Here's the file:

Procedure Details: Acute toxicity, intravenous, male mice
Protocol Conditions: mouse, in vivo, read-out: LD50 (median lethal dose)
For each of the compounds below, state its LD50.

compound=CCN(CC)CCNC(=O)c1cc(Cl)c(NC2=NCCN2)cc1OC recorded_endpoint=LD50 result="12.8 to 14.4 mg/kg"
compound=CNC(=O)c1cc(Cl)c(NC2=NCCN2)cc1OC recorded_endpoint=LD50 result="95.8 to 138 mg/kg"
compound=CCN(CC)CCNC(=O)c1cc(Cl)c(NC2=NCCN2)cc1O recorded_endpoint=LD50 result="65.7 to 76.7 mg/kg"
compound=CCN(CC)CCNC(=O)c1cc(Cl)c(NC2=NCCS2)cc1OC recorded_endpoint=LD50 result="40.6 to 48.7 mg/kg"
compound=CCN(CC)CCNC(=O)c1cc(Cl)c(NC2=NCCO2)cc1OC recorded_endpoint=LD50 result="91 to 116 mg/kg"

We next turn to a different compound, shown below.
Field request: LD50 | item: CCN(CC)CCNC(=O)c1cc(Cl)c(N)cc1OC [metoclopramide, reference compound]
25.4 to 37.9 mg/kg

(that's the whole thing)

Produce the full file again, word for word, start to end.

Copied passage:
Procedure Details: Acute toxicity, intravenous, male mice
Protocol Conditions: mouse, in vivo, read-out: LD50 (median lethal dose)
For each of the compounds below, state its LD50.

compound=CCN(CC)CCNC(=O)c1cc(Cl)c(NC2=NCCN2)cc1OC recorded_endpoint=LD50 result="12.8 to 14.4 mg/kg"
compound=CNC(=O)c1cc(Cl)c(NC2=NCCN2)cc1OC recorded_endpoint=LD50 result="95.8 to 138 mg/kg"
compound=CCN(CC)CCNC(=O)c1cc(Cl)c(NC2=NCCN2)cc1O recorded_endpoint=LD50 result="65.7 to 76.7 mg/kg"
compound=CCN(CC)CCNC(=O)c1cc(Cl)c(NC2=NCCS2)cc1OC recorded_endpoint=LD50 result="40.6 to 48.7 mg/kg"
compound=CCN(CC)CCNC(=O)c1cc(Cl)c(NC2=NCCO2)cc1OC recorded_endpoint=LD50 result="91 to 116 mg/kg"

We next turn to a different compound, shown below.
Field request: LD50 | item: CCN(CC)CCNC(=O)c1cc(Cl)c(N)cc1OC [metoclopramide, reference compound]
25.4 to 37.9 mg/kg